Transportation in France

How to Get to France


The simplest and most obvious way is by air.

Charles de Gaulle Airport serves Paris and the center of the country. Air France and Aeroflot carry out about a dozen flights there daily – this is the most convenient, but not very economical option. The number of connecting flights is truly huge and, as a rule, they are cheaper (sometimes at times). See for other countries starting with F.

Lyon Airport is of interest primarily to skiers and those who want to visit the east of the country, bypassing Paris. During the season, the airport accepts charters, but there are no direct flights from Russia.

Geneva airport can be considered as “conditionally French”: it is located at the very border, and from it there is an exit to French territory. Accordingly, direct flights to Geneva from Swiss Air and the same Aeroflot can be considered a good replacement for Lyon charters.

Nice Airport serves direct flights of the Sky Team alliance. It is convenient for tourists heading to the Cote d’Azur, but unfortunately, high airport taxes affect the price of tickets.

Nantes Atlantique Airport is a good option for those who need the west of France from Brittany to Biarritz. There are no direct flights from Russia, but there are convenient connections via Paris (Air France) or Amsterdam (KLM).

Sometimes it is worth using plane-bus or plane-train connections. For example, Lufthansa operates flights to Frankfurt, and from there a bus transfer to Strasbourg. Paris can also be reached through Belgium: first to Brussels by Aeroflot or Brussels airlines flight, and from there by Thalys high-speed train.

Car enthusiasts can also get to France by car, their own or rented. Flights to Barcelona, ​​Milan or Brussels are inexpensive compared to Paris, and the plane plus rental car option often proves to be a good deal, as well as allowing you to see multiple countries. It is quite feasible to travel from Russia by car: the distance between Moscow and Paris is about 2850 km, a hardy driver can easily overcome it in two days. If there is no hurry, a trip to France can be turned into a full-fledged European tour with all its pluses and minuses: the ability not to depend on flight schedules, overweight luggage and the inconvenience associated with getting used to an unfamiliar car, as well as wasting valuable vacation days, queues for Belarusian Polish border, wear and tear of your favorite car.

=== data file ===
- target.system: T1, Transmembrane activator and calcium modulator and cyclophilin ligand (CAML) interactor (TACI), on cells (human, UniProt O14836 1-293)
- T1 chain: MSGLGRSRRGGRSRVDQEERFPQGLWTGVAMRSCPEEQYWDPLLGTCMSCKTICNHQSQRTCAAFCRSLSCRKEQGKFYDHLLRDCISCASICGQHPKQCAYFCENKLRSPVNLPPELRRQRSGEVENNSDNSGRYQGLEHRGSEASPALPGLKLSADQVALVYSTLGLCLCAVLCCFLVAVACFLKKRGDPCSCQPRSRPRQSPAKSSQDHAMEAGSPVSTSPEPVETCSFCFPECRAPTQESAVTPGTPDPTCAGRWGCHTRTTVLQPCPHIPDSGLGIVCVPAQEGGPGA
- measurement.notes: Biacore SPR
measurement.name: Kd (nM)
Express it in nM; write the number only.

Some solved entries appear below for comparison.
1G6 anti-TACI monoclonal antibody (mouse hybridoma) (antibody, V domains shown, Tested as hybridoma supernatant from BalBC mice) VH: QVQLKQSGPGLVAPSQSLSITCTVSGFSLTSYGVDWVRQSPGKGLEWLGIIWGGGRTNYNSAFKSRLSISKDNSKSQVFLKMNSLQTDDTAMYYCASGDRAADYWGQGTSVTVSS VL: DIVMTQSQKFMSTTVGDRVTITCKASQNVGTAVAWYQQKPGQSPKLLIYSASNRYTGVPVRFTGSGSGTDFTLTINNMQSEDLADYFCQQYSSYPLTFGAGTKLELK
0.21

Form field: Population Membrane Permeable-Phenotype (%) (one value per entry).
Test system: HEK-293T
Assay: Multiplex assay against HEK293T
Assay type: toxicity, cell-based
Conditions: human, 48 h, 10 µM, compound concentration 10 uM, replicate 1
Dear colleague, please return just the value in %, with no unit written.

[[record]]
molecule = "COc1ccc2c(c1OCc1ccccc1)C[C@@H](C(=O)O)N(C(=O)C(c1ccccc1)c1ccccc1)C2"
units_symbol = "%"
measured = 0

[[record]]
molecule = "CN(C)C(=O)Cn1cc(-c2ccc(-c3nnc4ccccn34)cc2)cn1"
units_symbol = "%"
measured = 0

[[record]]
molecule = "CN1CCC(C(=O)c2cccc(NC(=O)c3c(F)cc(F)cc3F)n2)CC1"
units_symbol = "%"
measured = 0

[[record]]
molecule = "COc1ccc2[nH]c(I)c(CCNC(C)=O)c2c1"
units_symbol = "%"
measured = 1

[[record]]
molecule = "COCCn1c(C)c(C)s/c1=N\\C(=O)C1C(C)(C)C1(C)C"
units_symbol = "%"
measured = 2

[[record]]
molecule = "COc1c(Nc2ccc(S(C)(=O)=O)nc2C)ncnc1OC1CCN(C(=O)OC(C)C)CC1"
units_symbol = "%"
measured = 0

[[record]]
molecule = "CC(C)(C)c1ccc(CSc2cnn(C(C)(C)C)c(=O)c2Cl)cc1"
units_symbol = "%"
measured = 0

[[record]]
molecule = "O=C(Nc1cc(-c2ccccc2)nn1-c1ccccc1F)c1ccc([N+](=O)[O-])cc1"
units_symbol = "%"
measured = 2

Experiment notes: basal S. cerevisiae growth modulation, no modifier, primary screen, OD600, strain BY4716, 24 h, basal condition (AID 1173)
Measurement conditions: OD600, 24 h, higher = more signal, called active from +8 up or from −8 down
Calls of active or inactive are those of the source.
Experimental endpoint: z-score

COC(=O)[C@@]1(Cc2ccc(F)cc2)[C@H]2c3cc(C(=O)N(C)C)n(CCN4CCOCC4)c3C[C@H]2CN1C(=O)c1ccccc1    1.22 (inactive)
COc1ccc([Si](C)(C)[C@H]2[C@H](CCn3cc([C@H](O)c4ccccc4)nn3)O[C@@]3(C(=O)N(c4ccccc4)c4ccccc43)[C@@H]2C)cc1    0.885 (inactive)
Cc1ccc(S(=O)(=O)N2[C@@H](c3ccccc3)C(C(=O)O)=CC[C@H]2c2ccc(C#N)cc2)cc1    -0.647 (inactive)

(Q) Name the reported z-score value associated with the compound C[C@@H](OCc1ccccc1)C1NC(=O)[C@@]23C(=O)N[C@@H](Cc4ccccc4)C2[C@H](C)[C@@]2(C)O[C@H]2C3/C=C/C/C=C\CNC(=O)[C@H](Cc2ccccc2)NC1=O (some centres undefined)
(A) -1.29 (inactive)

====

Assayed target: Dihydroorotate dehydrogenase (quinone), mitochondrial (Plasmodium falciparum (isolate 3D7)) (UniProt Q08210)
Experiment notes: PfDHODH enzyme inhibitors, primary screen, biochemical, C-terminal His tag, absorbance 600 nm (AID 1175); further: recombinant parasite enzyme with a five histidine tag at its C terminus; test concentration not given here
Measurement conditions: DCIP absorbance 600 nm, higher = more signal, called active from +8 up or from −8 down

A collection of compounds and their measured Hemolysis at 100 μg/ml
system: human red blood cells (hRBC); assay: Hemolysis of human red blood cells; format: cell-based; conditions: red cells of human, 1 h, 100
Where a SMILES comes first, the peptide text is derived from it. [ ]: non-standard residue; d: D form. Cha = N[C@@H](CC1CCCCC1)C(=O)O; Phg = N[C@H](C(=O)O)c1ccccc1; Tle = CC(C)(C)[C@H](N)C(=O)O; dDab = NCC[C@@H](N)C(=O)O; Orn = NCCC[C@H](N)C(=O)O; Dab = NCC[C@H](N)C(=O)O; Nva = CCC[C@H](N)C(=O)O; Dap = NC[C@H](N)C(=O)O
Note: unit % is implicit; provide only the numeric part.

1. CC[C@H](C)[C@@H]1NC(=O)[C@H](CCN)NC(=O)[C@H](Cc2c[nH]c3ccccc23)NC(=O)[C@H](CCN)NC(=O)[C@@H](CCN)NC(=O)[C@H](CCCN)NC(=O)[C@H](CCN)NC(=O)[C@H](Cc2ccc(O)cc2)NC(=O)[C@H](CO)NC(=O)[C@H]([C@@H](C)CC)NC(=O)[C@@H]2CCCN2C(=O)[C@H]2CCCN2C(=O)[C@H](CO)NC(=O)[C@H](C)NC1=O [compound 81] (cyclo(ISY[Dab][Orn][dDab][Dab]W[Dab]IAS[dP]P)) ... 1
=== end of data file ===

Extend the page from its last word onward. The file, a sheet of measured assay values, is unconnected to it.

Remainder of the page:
Details on how to get to the popular regions of France: Versailles, Marseille, Nice, Paris, Provence.

Transport France

The most popular and convenient form of intercity transport is trains. The French railway system is quite complex, but is controlled by just one company – the National Railway Society (SNCF). For a tourist, this is convenient because any tickets can be booked on one site.

It makes sense to cover long distances on TGV trains – the average speed of 250 km / h allows them to compete on equal terms with airplanes. Thalys, Eurostar and Lyria use the same rolling stock and link France with neighboring countries from Belgium to Italy. For all TGV trains, it is worth buying tickets in advance: for example, moving Paris – Lyon, paid for three months, will cost about 29 EUR, and at the station it is already three times more expensive.